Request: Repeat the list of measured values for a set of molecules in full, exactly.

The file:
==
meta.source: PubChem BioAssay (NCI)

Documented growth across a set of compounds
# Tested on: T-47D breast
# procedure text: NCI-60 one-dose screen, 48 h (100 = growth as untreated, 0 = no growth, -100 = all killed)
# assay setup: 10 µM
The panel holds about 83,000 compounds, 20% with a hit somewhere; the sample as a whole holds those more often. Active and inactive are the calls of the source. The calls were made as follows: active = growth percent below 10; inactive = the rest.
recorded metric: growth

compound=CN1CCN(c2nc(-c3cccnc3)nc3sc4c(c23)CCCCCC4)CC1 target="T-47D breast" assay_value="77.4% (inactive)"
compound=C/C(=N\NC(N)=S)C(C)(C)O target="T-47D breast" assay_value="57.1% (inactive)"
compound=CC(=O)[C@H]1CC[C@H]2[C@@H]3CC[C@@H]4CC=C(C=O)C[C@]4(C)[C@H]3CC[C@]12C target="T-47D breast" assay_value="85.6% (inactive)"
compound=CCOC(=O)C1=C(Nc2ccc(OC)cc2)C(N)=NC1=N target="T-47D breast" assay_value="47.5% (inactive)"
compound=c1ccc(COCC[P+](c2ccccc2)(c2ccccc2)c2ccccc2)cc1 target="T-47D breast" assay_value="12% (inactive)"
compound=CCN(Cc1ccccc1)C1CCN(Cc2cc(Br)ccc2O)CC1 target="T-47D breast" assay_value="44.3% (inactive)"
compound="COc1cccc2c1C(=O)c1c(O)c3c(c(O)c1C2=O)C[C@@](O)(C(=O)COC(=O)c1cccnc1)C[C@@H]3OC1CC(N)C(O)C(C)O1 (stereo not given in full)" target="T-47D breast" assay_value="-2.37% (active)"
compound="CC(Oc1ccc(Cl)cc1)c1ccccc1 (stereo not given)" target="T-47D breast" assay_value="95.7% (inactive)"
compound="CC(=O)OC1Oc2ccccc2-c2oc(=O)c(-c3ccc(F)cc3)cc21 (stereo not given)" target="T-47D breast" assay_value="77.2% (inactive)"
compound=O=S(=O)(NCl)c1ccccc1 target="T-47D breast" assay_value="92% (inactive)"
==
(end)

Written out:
meta.source: PubChem BioAssay (NCI)

Documented growth across a set of compounds
# Tested on: T-47D breast
# procedure text: NCI-60 one-dose screen, 48 h (100 = growth as untreated, 0 = no growth, -100 = all killed)
# assay setup: 10 µM
The panel holds about 83,000 compounds, 20% with a hit somewhere; the sample as a whole holds those more often. Active and inactive are the calls of the source. The calls were made as follows: active = growth percent below 10; inactive = the rest.
recorded metric: growth

compound=CN1CCN(c2nc(-c3cccnc3)nc3sc4c(c23)CCCCCC4)CC1 target="T-47D breast" assay_value="77.4% (inactive)"
compound=C/C(=N\NC(N)=S)C(C)(C)O target="T-47D breast" assay_value="57.1% (inactive)"
compound=CC(=O)[C@H]1CC[C@H]2[C@@H]3CC[C@@H]4CC=C(C=O)C[C@]4(C)[C@H]3CC[C@]12C target="T-47D breast" assay_value="85.6% (inactive)"
compound=CCOC(=O)C1=C(Nc2ccc(OC)cc2)C(N)=NC1=N target="T-47D breast" assay_value="47.5% (inactive)"
compound=c1ccc(COCC[P+](c2ccccc2)(c2ccccc2)c2ccccc2)cc1 target="T-47D breast" assay_value="12% (inactive)"
compound=CCN(Cc1ccccc1)C1CCN(Cc2cc(Br)ccc2O)CC1 target="T-47D breast" assay_value="44.3% (inactive)"
compound="COc1cccc2c1C(=O)c1c(O)c3c(c(O)c1C2=O)C[C@@](O)(C(=O)COC(=O)c1cccnc1)C[C@@H]3OC1CC(N)C(O)C(C)O1 (stereo not given in full)" target="T-47D breast" assay_value="-2.37% (active)"
compound="CC(Oc1ccc(Cl)cc1)c1ccccc1 (stereo not given)" target="T-47D breast" assay_value="95.7% (inactive)"
compound="CC(=O)OC1Oc2ccccc2-c2oc(=O)c(-c3ccc(F)cc3)cc21 (stereo not given)" target="T-47D breast" assay_value="77.2% (inactive)"
compound=O=S(=O)(NCl)c1ccccc1 target="T-47D breast" assay_value="92% (inactive)"